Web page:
@Peter: I wonder also about the lack of inclusion/mention of 2 other writings by Luxemburg that pertain to her relationship to Lenin and the Bolsheviks, most positively: her defense of Lenin in “Blanquism and Social Democracy” (1906) (http://www.marxists.org/archive/luxemburg/1906/06/blanquism.html), and her article titled “German Bolshevism” about the Spartacus program for the socialization of society in 1918 (http://www.marxists.org/archive/luxemburg/1918/12/20.htm#n1). Will these be included in the collected writings of Luxemburg you are editing for Verso?
- COMMENT by Peter Hudis August 20, 2011
Thanks for the response, Chris. I agree with you that differences of interpretation cannot be settled by “simple reference to the ‘facts.’” But the facts do pre-determine the scope and horizon of possible viable interpretations. And there is one fact about “The Russian Tragedy” that I did not mention in my response that is rather important when it comes to the question of whether it reflected a re-thinking on Luxemburg’s part about her critique of Lenin and Trotsky in “The Russian Revolution.”
This is that “The Russian Tragedy” was actually written before, and not after, the text of “The Russian Revolution.” The former was composed in the summer of 1918 and published as the FIRST in an intended series of articles in Spartakusbriefe on the events in Russia. Paul Levi convinced her not to submit the subsequent articles because he thought, at the time, that her critique of the Bolsheviks, especially regarding her concern that they were considering an alliance with German imperialism, took matters too far. Luxemburg agree not to publish the planned follow-through articles to “The Russian Tragedy” but instead to compose a separate and much more detailed booklet on the subject, which became “The Russian Revolution,” completed in the Fall of 1918.
You will notice that despite her sharp critiques of the Bolsheviks in “The Russian Revolution,” it does not contain her earlier accusation in “The Russian Tragedy” that they are preparing an alliance with German imperialism. So rather than “The Russian Tragedy” modifying her critique in “The Russian Revolution,” it was “The Russian Revolution” that on at least one major issue modified her critique in “The Russian Tragedy.”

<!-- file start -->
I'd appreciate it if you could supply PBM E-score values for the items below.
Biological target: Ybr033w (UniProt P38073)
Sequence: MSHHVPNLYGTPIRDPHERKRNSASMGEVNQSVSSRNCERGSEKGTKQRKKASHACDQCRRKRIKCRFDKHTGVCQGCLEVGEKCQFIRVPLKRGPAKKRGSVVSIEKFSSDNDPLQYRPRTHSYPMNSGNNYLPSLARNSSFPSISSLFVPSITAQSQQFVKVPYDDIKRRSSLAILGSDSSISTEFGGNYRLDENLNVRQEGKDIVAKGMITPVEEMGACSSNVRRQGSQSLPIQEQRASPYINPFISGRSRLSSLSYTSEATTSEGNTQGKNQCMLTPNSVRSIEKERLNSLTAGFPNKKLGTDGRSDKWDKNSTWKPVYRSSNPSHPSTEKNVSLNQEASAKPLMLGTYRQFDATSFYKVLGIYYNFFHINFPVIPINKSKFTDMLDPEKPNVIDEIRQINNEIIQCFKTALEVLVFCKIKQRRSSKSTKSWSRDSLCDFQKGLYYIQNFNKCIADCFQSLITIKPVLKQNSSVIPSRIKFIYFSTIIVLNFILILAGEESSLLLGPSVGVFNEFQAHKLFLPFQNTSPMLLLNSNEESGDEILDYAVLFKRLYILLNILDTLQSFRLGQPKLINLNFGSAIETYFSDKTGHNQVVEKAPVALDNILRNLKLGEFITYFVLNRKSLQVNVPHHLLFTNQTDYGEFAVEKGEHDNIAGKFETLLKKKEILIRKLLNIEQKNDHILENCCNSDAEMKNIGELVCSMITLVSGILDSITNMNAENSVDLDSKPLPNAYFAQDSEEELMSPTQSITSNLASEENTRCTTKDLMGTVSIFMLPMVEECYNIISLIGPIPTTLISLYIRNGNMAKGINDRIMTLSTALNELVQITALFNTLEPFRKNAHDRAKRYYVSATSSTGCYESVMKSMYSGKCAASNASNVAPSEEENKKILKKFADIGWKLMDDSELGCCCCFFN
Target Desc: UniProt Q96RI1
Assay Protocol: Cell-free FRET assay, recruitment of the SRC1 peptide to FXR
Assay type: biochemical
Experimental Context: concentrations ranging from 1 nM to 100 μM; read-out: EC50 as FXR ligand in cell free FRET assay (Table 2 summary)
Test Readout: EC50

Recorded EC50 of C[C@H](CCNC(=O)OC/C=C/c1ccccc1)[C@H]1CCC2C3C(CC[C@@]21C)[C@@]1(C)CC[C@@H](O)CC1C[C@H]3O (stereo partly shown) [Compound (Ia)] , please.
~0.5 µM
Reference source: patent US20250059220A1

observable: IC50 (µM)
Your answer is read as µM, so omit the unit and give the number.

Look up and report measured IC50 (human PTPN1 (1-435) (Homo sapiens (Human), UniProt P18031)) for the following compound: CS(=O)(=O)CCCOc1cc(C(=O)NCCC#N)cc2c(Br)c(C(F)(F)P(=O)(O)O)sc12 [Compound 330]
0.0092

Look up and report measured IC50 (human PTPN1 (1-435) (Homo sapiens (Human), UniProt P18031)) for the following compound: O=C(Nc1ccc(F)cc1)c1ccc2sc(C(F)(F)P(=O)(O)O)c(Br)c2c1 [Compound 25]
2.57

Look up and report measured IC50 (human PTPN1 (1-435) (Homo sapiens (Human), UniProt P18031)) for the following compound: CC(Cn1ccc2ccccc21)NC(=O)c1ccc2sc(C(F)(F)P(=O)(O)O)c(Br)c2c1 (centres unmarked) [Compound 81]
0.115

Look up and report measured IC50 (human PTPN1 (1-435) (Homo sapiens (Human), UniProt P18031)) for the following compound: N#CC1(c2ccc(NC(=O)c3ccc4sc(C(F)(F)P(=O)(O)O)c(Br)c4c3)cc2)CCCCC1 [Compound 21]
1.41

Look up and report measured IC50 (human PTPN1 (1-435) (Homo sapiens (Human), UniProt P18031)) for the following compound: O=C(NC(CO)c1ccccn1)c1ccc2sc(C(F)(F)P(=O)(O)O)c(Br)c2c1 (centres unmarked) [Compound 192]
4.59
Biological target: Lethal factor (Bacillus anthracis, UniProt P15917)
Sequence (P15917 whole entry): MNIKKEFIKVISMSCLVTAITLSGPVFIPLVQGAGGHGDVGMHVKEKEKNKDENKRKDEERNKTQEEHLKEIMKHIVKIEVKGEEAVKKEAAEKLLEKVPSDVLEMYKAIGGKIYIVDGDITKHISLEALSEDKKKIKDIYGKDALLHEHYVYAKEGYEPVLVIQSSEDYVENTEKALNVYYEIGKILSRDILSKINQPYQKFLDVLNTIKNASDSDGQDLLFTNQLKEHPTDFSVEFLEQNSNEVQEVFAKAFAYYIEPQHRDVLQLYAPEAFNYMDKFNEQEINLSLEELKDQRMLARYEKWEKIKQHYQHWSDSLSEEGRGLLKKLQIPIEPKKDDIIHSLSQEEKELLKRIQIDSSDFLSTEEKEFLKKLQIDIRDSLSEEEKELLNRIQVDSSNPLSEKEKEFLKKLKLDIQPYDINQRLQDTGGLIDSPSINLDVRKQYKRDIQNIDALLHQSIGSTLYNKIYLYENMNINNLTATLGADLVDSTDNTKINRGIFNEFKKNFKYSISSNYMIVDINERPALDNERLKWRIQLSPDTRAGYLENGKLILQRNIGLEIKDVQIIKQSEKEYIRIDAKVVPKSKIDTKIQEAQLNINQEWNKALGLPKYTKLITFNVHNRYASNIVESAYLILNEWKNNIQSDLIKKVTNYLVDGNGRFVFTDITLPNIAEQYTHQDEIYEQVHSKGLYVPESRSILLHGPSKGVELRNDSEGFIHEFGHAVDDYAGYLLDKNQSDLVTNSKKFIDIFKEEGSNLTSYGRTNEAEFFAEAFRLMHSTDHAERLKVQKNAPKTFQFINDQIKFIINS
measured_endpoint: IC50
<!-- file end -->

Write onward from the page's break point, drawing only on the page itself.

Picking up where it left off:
At the same time, “The Russian Revolution” contains a full-blown critique of the Bolshevik’s suppression of democracy (as well as a critique of them on other issues) that is not found in “The Russian Tragedy.” That was in accordance with her plan to flesh out her critique of the internal policy of the Bolsheviks more fully after having written “The Russian Tragedy.”
Attentiveness to historical detail therefore does pre-determine the scope of possible interpretations on this rather contentious issue.
- COMMENT by Peter Hudis August 21, 2011
The “Complete Works of Rosa Luxemburg” will contain EVERYTHING Luxemburg ever wrote, in 14 volumes, including the two relatively well known pieces that Chris mentions. I should add that the second piece appeared under a number of titles and was not actually entitled by her “German Bolshevism.” It has already appeared in book form, in 2004, in “The Rosa Luxemburg Reader,” as “The Socialization of Society.” The piece does not discuss either Bolshevism or the Russian Revolution itself. For those interested in a paper I gave (at a conference in China) on this important essay, you can contact me directly for a copy.